great depth.
As placers are generally discovered in
a new mining district before quartz
mines, so those placers that are in the
: beds of present streams are more easily
! found than those of ancient, extinct
| risers or subterranean streams. The
j earliest mining is in the gulches. That
i there is gold in a region where it was
j not before known to exist is generally
; first discovered by accident. A freshet
| tears up the ioose sand and gravel on
I the bed of a stream and carries it away,
j exposing the particles of gold which
I are too heavy to be moved by the water.
| This was the way in which the first gold
| was discovered in the stream at Sutter's
; mill in California. In New Mexico and
j Arizona, where there are lar^e ancient
i r\lar>&r with no water now run
?-? ?I
ning through them, heavy rams somej
cimes make gullies in the mesas or tablelands,
and after the showers the Mexicans
search along the bottoms of them
; and pick up the small particles of gold
! that are exposed and save them in little
J vials made of gooseqv.ills. In the Black
: Hills the Indians picked up these grains
; of gold and some large nuggets, anci
' knew where they could be found manv
I years before white people went to that
| country. A French Catholic missionary,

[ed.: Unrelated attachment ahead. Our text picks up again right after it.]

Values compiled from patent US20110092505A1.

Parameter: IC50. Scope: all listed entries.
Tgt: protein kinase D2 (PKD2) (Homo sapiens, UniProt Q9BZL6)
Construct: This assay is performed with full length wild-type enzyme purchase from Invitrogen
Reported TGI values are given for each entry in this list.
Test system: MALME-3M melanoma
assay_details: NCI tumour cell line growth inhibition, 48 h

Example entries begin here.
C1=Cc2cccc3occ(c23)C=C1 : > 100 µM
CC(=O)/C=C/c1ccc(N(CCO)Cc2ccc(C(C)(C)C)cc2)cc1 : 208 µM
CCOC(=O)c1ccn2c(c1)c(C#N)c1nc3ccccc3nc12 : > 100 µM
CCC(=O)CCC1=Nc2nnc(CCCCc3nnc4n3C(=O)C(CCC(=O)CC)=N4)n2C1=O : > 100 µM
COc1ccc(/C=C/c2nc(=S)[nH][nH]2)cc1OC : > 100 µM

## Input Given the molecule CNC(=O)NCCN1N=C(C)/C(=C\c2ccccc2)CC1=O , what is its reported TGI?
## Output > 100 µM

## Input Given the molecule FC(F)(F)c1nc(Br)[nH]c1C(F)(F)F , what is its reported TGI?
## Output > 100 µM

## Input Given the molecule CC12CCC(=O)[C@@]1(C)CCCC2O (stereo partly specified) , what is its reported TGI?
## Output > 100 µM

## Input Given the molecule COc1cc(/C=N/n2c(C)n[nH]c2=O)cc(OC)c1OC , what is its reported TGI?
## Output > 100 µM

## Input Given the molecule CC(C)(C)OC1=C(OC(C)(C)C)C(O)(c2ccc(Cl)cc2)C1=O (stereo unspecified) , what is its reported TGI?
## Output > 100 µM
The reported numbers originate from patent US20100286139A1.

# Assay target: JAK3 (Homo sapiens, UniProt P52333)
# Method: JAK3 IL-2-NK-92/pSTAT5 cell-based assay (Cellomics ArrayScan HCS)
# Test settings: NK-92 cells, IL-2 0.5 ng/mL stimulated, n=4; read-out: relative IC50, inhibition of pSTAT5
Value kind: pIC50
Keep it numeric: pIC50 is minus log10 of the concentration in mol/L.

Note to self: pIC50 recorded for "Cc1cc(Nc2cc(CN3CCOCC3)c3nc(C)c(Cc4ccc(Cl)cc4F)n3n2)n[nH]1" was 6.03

! Father de Sniet, who labored amongst
j the Indians for many years, advisee
: them as they prized their homes ?.nc
1 hunting grounds, never to let the white
people see the golden nuggets which Jthey
had collected, rightly believing
that the Sioax would be immediately - V
driven out and the white people would
take possession of their country, treaty
or no treaty. Bat the secret was too
important a one to be ke; t always, and - *
after the priest's death a rumor got
abroad of gold in the Black Hills; then - " \
Caster was sent in there by the government
to make an exploration, which resulted
in the verification of the vague
reports, and after that the United States
army was not large enough to keep the
people out. ^
Some of the most important placer
j discoveries have been made by accident
i by miners bound for some other new
diggings. Alden gulch, afc Virginia
City, Montana, prodnced nearly $10,000,000?more
than any other gulch on
the Pacific slop*.. Its rich treasures
were discovered by a party of goldhunters,
who camped upon it for dinner,
on their way to the diggings that were
already well known. One of them dug ^5-.
up a panfal of earth and washed it out
in the little stream, more orjii^Sr^ctillosity
than in the expectation of finding
anything. He was' surprised to find
several large grains of gold in the bottom
of his pan, and, of course, the party
went no further. Mines accidentally
tdi^wred^wiaj3a?ycaseB^-provEd'- ~
to be the richest.
Sweet Home. ' : j
When two jonng people love each
other and marry, they restore the picture
of the apostolic church. They